Thanks. I appreciate your reply and the OP's pictures. This is one of those ambiguous violins to me.

Could those corners be regular BoB that have been filed back and blocks added?

Does the presence of the locator pin in the top bottom block give you any pause to think it may be from outside France? 

Also, does the purfling seem to be inlaid much closer to the edge than the usual Mirecourt work?

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I was wondering the same thing. Because it look BOB, but the blocks fit perfectly, so the ribs were formed around the blocks, not the other way round.

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22 hours ago, Kev N said:

...I would welcome any expert suggestions on the best approach to repairing it. The lower bout/rib on the treble side appears to have been very poorly repaired/misaligned at one time and needs to be pulled apart and properly repaired again. I assume that taking out the bottom block, shaving the ribs to about a 1/2" taper and splicing in a new piece behind them is the best way to fix that? The ribs could be much better aligned with the plates in this area too.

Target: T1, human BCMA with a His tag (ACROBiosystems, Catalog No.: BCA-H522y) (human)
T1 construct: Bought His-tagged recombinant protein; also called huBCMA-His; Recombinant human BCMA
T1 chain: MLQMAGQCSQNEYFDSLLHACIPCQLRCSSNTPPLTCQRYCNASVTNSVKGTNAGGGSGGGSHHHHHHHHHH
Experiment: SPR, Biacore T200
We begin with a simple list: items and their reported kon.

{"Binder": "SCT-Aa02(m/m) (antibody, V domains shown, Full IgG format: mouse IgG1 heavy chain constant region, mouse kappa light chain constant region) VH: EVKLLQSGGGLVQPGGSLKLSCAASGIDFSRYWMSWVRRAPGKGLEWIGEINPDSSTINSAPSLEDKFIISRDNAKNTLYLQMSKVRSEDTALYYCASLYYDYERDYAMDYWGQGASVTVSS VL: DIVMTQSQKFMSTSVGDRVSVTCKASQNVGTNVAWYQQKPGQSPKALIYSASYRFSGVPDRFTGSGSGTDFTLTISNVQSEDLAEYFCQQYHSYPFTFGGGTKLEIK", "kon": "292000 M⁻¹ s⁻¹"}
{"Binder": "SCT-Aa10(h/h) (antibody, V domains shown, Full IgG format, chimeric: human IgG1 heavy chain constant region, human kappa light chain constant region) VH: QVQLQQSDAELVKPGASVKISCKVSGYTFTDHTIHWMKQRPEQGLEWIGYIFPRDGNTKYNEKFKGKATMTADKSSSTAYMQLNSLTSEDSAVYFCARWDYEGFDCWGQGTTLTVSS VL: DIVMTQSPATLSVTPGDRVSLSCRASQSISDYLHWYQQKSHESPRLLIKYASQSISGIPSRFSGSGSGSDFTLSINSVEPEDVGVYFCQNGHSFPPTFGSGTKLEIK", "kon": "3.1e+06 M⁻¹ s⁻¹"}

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For a minimalist repair to the rib, you could just fit a new block wide enough to reinforce the crack.  A more ambitious repair would require removing the rib; making a form to do the repair in; opening, cleaning and regluing the crack; and reinforcing the crack with a doubling.  Then the ribs might need shortening to re-align them with the plates, and you would probably fit a new block.

 

22 hours ago, Kev N said:

...It...has a very small number (2778) stamped into the ribs near the end pin...

This is probably a dealer's inventory number.  I can't find any instrument listed under this number.